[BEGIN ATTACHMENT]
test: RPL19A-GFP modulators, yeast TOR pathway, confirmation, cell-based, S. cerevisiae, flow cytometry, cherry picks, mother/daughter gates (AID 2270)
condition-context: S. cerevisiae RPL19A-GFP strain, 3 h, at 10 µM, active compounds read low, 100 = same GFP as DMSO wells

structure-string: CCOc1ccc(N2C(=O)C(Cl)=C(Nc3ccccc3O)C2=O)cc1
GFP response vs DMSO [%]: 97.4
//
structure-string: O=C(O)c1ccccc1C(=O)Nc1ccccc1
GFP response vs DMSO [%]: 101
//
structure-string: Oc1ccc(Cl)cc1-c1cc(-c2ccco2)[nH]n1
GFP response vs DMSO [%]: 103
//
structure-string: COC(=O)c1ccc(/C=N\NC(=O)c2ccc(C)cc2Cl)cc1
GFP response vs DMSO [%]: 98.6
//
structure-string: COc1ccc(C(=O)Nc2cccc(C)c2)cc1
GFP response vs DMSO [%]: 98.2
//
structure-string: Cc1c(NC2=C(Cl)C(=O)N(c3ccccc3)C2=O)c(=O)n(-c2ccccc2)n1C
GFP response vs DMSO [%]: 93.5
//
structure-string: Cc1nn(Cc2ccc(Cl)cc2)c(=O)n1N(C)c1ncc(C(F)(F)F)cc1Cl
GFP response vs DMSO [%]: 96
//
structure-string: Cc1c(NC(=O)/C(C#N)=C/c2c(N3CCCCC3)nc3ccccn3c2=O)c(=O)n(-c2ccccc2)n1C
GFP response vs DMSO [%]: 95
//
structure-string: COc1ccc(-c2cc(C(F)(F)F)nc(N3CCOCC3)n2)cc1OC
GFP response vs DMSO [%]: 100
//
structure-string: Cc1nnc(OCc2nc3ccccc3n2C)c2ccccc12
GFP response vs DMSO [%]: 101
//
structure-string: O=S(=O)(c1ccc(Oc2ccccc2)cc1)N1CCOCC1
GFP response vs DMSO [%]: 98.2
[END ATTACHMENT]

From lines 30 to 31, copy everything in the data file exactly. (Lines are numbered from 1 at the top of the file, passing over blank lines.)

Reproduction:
structure-string: Cc1nnc(OCc2nc3ccccc3n2C)c2ccccc12
GFP response vs DMSO [%]: 101